An article from: Michael Barnett, Marketing Week, December 16th 2015
“The EU has settled on the final text of its General Data Protection Regulation (GDPR) after four years’ debate, however marketers were spared some of the most stringent proposed provisions.
The requirement for “unambiguous” consent is less onerous than “explicit” consent, as previous drafts specified, but it still rests on a “clear affirmative action” by consumers. This can include ticking a box on a website but silence, pre-ticked boxes and inactivity do not constitute consent.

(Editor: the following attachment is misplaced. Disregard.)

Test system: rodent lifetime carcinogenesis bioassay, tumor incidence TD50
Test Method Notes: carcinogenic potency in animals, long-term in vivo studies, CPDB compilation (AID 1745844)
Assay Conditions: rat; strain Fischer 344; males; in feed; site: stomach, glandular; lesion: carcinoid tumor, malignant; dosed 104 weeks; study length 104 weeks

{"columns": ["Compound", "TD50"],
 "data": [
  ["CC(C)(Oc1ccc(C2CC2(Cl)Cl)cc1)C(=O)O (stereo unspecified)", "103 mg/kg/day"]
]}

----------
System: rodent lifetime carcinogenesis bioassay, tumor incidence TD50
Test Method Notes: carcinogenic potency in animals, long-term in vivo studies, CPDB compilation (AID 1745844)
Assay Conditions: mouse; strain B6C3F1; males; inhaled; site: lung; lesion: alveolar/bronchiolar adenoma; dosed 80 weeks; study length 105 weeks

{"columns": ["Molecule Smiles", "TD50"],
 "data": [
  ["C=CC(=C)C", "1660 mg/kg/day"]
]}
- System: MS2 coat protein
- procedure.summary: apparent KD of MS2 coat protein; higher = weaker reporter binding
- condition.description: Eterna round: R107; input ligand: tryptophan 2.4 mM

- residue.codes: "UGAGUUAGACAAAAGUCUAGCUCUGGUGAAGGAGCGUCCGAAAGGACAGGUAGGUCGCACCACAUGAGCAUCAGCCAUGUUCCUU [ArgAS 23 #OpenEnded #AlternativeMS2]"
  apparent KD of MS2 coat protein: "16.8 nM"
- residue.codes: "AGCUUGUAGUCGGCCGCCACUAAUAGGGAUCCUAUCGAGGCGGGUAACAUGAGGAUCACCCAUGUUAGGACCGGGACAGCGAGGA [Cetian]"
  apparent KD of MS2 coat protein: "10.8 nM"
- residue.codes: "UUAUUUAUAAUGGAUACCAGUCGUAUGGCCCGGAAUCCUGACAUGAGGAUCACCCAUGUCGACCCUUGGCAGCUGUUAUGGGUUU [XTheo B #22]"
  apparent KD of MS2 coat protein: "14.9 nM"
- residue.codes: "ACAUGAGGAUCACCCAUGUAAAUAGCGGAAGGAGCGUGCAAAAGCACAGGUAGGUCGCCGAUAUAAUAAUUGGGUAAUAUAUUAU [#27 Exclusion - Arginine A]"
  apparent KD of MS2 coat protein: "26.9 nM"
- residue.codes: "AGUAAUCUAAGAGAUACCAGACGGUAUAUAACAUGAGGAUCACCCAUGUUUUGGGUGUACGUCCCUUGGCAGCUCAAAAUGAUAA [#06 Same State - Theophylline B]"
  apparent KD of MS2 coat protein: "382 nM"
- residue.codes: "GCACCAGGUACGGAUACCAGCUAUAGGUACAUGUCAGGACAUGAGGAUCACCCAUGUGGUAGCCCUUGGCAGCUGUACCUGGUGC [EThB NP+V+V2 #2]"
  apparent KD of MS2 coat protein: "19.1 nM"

Brands will also need to give specific and clear information on what will be done with personal data.” – Michael Barnett, Marketing Week, December 16th 2015
It’s not much of a condolence but the fact that GDPR could have turned out a lot worse is something at least. Nevertheless it doesn’t change what needs to be done to comply in just 18 months.
According to some, the 2 year grace period simply isn’t long enough to put in place the complex systems which GDPR will demand for any company storing or using personal data, but the fact is that we have one. Canada for instance had 6 months.
Michael’s article may be older than some available here, but the interpretations he offers are just as valid today as they were 10 months ago.